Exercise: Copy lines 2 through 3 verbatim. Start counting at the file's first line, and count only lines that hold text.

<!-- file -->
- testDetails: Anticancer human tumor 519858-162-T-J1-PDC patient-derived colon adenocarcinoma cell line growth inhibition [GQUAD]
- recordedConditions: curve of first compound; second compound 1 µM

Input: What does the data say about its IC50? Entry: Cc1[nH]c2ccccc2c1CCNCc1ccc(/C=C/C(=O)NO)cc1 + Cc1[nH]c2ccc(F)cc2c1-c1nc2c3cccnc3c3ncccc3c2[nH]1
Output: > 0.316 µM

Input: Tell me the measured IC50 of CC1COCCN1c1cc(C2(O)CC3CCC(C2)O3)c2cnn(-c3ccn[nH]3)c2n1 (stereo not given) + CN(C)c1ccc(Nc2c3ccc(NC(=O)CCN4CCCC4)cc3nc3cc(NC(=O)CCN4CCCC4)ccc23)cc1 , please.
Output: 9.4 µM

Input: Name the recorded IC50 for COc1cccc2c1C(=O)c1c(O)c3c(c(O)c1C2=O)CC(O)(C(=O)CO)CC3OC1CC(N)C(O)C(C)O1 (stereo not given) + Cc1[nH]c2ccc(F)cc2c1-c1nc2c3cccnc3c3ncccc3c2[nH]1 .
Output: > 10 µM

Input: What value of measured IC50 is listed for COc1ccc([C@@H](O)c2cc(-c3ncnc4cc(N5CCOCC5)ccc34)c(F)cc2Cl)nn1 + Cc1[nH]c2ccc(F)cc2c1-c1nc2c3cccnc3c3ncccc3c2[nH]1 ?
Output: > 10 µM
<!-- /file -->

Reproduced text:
- recordedConditions: curve of first compound; second compound 1 µM

Input: What does the data say about its IC50? Entry: Cc1[nH]c2ccccc2c1CCNCc1ccc(/C=C/C(=O)NO)cc1 + Cc1[nH]c2ccc(F)cc2c1-c1nc2c3cccnc3c3ncccc3c2[nH]1